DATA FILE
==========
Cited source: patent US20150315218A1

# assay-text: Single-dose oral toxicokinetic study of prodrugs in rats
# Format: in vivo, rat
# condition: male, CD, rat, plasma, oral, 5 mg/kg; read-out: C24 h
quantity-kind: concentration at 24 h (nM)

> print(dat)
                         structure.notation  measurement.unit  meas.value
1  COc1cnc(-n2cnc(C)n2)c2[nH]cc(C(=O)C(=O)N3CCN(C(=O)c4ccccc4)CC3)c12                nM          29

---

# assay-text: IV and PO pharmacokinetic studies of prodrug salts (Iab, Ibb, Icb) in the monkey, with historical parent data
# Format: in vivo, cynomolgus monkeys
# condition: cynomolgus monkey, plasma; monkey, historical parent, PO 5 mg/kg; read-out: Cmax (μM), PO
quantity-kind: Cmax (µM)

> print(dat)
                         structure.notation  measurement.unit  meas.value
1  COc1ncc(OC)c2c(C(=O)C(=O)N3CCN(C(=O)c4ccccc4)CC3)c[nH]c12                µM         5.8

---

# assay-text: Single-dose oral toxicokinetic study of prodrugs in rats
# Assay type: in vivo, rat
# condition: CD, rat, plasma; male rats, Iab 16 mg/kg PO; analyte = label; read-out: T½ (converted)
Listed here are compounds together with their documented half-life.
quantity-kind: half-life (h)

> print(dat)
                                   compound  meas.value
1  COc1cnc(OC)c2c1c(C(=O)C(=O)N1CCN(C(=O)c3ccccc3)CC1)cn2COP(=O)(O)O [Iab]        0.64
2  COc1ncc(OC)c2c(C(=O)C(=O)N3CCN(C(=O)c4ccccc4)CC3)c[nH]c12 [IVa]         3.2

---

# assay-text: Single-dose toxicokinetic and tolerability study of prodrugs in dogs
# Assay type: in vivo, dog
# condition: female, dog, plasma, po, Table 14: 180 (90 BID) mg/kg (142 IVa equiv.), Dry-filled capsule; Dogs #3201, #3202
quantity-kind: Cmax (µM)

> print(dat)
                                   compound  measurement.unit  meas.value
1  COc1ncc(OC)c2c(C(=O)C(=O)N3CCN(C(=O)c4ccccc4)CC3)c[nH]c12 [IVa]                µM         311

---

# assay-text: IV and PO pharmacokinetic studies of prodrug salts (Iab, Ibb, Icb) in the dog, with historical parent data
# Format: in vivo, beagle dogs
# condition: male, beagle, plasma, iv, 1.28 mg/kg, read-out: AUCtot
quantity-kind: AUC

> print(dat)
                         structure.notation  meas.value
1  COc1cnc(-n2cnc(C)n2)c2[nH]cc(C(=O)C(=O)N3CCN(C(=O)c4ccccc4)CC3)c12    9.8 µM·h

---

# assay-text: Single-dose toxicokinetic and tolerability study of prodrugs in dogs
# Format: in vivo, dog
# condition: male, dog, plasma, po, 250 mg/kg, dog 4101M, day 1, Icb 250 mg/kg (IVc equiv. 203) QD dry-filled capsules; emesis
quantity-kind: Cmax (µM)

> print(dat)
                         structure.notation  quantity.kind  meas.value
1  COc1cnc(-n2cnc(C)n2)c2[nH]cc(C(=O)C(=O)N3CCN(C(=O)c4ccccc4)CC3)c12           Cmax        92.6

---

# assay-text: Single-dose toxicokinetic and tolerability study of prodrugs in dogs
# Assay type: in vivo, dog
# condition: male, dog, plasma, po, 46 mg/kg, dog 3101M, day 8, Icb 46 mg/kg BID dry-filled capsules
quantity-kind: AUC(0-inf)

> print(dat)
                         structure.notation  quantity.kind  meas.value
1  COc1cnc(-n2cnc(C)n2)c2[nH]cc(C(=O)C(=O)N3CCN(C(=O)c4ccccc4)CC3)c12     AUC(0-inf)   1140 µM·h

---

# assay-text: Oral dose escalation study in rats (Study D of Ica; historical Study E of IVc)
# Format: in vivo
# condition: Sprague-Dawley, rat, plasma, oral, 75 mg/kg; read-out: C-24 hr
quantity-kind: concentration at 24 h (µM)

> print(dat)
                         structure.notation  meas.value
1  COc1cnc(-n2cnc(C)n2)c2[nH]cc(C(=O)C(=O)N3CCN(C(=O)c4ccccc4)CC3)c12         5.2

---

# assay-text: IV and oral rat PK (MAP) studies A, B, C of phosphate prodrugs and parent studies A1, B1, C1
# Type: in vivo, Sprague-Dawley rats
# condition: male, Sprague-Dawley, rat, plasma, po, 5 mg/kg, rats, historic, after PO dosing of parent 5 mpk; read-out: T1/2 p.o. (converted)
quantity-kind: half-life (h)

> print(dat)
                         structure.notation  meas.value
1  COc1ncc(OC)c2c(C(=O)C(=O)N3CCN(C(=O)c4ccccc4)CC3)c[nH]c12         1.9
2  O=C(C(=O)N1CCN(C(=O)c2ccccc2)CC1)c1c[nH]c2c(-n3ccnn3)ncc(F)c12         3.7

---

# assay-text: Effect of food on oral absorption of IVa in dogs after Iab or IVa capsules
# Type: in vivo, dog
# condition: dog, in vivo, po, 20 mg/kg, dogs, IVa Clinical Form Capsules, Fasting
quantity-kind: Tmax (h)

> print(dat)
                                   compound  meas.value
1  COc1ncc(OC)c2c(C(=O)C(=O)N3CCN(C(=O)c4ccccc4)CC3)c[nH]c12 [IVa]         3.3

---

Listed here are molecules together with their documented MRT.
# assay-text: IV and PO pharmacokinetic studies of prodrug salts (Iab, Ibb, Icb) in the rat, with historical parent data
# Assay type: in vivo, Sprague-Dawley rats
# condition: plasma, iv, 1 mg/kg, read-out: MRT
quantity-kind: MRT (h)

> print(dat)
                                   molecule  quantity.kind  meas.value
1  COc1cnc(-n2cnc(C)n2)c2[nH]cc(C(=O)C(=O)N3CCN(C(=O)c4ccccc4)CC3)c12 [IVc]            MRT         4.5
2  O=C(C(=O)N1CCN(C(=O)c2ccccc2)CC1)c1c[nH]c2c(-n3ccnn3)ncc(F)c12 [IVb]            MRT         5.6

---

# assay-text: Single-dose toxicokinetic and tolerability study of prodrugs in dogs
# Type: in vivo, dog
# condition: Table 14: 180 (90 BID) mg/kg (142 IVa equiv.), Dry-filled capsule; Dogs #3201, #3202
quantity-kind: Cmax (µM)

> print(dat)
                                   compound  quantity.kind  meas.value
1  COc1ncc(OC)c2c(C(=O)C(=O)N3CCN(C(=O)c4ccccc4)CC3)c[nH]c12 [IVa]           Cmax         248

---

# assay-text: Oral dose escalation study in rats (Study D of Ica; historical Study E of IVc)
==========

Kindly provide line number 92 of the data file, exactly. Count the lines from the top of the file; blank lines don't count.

1  COc1cnc(-n2cnc(C)n2)c2[nH]cc(C(=O)C(=O)N3CCN(C(=O)c4ccccc4)CC3)c12 [IVc]            MRT         4.5